Chapter 5: The Arkansas River

Teacher's Guide Chapter Author: Cynthia C. Spence, 5th grade teacher, Oran K. Gragson Elementary School, Clark County School District

Chapter Overview: Chapter 5 is titled The Arkansas River and continues to detail the journay that Sallie, her family, and friends made as they forged their way west. The reader is given a glimsp of travel as part of a wagon train and becomes familiar with some of the day to day challenges of traveling across Kansas and into the New Mexico Territory.

Chapter Themes: The main themes for this chapter included travel by wagon train, the importance of water and food for livestock, and the impact of crossing the country on small children.

Chapter Activities

  • Language Arts

    • A Postcard to My Friend Activity

      • SW discuss the fact that there were not mailboxes or post offices waiting for mail pick-up and delivery. They will be asked to create a postcard to send information about their trip across the Arkansas River with Sallie Fox. Students will select their favorite scene from the chapter and draw their interpretation of it for the picture side of the post card. On the reverse side they will write to describe one event from the chapter.

      • Standards Addressed

      • (5) 2.4, determine importance in stories

      • (5) 2.5, form mental pictures before, during, and after reading

    • Mini Dictionary Activity

      • SW review text for words that are not common to our usage today. They will take words such as miry and matocks and research the definition. SW use both oral language and pictures to illustrate and define the words. At the end of the book, SW exchange dictionaries and share the words they selected and their meanings with each other.

      • Standards Addressed

        • (5) 1.4, use dictionaries and glossaries to find work origins, pronunciations, and to determine the meanings of unknown words

        • (5) 1.5, use context clues such as restatement, definitions, and examples to determine the meaning of unknown words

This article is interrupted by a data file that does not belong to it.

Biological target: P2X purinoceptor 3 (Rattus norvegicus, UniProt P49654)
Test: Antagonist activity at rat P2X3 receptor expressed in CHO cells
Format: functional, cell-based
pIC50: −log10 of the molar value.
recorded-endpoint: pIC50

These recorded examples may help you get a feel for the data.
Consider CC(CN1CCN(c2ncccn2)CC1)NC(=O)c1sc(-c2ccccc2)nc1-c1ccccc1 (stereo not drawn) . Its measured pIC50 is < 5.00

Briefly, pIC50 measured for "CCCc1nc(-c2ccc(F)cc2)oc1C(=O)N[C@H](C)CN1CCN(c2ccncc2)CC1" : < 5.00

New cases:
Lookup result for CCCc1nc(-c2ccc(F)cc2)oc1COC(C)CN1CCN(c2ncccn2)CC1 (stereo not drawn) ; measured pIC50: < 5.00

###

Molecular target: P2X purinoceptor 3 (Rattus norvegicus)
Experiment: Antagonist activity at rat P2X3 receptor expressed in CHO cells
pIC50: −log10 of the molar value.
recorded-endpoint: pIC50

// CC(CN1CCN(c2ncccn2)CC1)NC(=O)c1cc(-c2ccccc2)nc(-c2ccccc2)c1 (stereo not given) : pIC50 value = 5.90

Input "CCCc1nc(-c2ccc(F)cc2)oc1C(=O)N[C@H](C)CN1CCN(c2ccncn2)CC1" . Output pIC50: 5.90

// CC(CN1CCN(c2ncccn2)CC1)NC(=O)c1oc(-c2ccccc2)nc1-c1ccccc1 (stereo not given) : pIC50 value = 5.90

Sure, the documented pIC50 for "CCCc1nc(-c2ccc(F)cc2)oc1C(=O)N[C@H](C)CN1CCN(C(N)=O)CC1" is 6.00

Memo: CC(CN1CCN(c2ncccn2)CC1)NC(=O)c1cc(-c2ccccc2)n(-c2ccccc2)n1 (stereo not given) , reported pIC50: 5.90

• Mathematics

    • How Wide is Wide Activity

      • SW use measurement descriptions from the text to express the width of the Little Arkansas and Arkansas River in inches, feet and yards.

      • Standards Addressed

      • (5) 3.2, measure, compare, and convert length to the closest fractional part of inches, feet, yards, and miles

        • (5) B.7, use mathematical words, phrased, and symbols to communicate and explain mathematical situations

    • Quantum Leap Activity

      • SW reflect on the chapter and then compare the situations and activities in the chapter to what type of scenarios they encountered on a trip they took with their family. SW use a Venn diagram to compare and contrast the two trips (Sallie Fox v. their trip)

      • Standards Addressed

        • (5) 4.10, represent relationships using Venn diagrams

        • (5) 5.10, select an appropriate type of graph to accurately represent the data and justify the selection

  • Social Studies

    • The Road West Activity

      • SW use a current map to understand the route taken based on the map of Sallie's journey at the beginning of the book. SW use details from the chapter to pinpoint the location on the current day may of the activities described by Sallie.

      • Standards Addressed

        • (5) 3.1, use maps and map features, including directional orientation, map symbols, and grid system, to identify and locate major geographical features in Nevada and the United States

        • (5) 4.4, organize historical information from a variety of sources

    • Load Em' Up Activity

      • SW be asked to select 10 items from a list of things that were typically found in wagons during their movement from one part of the country to another. After their list is complete they will have an opportunity to select two other people to join their wagon train. The goal is to look at what the other person selected and make sure that between you there is enough for the trip. TW define the amount of time for travel and part of country they will move through. SW journal about what they took and why it was selected and define objects which they wished they had with them. Periodically the TW describe a situation that may cause the students to need certain objects (ex. lightening strikes the wagon with all your food and water and sets it on fire) SW need to use the supplies they have to resolve these issues.

      • Standards Addressed